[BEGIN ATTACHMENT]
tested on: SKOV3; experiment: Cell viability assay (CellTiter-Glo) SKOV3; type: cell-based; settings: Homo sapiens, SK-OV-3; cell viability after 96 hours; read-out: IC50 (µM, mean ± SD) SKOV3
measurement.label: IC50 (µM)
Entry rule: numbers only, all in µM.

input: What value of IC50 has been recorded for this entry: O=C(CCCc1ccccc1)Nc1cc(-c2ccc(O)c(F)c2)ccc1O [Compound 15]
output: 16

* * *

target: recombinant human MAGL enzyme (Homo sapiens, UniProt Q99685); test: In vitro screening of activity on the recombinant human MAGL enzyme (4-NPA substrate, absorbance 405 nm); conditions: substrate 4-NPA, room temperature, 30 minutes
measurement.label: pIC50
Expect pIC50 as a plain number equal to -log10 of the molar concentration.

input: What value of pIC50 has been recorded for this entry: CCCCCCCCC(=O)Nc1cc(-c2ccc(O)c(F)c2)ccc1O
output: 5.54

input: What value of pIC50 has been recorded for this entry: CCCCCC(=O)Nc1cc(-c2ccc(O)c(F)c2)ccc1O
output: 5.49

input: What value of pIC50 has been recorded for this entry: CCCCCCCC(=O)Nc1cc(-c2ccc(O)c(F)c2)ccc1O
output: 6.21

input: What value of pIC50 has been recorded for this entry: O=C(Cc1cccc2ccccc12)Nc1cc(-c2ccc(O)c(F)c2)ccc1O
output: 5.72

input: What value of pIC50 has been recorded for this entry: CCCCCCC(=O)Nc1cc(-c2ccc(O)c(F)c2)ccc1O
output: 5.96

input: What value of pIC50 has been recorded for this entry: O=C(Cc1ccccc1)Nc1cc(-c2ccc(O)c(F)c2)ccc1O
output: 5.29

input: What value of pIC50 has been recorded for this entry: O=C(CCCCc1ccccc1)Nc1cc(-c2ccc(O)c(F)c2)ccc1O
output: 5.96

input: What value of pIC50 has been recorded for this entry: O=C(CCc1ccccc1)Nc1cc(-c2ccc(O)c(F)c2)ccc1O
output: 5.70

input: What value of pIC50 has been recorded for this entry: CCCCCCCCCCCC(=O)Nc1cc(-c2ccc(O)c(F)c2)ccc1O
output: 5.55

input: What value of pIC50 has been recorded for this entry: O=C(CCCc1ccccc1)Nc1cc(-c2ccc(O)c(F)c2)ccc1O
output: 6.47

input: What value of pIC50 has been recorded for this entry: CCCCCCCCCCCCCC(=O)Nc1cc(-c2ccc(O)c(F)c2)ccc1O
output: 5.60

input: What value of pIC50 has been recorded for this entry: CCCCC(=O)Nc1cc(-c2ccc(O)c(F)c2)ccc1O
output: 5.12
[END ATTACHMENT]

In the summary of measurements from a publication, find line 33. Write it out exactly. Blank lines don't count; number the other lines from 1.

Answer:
output: 5.12